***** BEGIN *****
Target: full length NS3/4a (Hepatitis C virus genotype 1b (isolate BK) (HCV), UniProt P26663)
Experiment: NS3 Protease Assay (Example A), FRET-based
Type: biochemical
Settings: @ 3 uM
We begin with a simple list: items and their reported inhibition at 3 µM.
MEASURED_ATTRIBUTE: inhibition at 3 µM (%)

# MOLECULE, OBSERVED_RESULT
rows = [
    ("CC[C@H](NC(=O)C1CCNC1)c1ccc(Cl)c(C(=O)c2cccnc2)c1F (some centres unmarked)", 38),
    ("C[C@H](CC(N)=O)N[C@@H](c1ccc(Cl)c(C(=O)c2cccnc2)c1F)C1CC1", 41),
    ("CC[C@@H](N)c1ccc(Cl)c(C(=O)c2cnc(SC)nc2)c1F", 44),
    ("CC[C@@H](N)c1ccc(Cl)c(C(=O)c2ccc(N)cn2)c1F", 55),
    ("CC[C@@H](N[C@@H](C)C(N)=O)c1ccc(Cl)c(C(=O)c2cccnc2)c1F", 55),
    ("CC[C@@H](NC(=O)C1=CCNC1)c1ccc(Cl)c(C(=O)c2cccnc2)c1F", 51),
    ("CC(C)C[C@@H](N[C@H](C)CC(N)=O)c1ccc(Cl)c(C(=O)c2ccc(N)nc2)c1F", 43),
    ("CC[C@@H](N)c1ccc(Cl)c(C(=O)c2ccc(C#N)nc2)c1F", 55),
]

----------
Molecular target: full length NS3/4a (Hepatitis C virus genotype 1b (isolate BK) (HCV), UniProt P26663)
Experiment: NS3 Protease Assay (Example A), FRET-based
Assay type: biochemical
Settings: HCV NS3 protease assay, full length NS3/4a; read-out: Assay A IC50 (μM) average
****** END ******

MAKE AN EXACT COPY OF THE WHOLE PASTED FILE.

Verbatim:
Target: full length NS3/4a (Hepatitis C virus genotype 1b (isolate BK) (HCV), UniProt P26663)
Experiment: NS3 Protease Assay (Example A), FRET-based
Type: biochemical
Settings: @ 3 uM
We begin with a simple list: items and their reported inhibition at 3 µM.
MEASURED_ATTRIBUTE: inhibition at 3 µM (%)

# MOLECULE, OBSERVED_RESULT
rows = [
    ("CC[C@H](NC(=O)C1CCNC1)c1ccc(Cl)c(C(=O)c2cccnc2)c1F (some centres unmarked)", 38),
    ("C[C@H](CC(N)=O)N[C@@H](c1ccc(Cl)c(C(=O)c2cccnc2)c1F)C1CC1", 41),
    ("CC[C@@H](N)c1ccc(Cl)c(C(=O)c2cnc(SC)nc2)c1F", 44),
    ("CC[C@@H](N)c1ccc(Cl)c(C(=O)c2ccc(N)cn2)c1F", 55),
    ("CC[C@@H](N[C@@H](C)C(N)=O)c1ccc(Cl)c(C(=O)c2cccnc2)c1F", 55),
    ("CC[C@@H](NC(=O)C1=CCNC1)c1ccc(Cl)c(C(=O)c2cccnc2)c1F", 51),
    ("CC(C)C[C@@H](N[C@H](C)CC(N)=O)c1ccc(Cl)c(C(=O)c2ccc(N)nc2)c1F", 43),
    ("CC[C@@H](N)c1ccc(Cl)c(C(=O)c2ccc(C#N)nc2)c1F", 55),
]

----------
Molecular target: full length NS3/4a (Hepatitis C virus genotype 1b (isolate BK) (HCV), UniProt P26663)
Experiment: NS3 Protease Assay (Example A), FRET-based
Assay type: biochemical
Settings: HCV NS3 protease assay, full length NS3/4a; read-out: Assay A IC50 (μM) average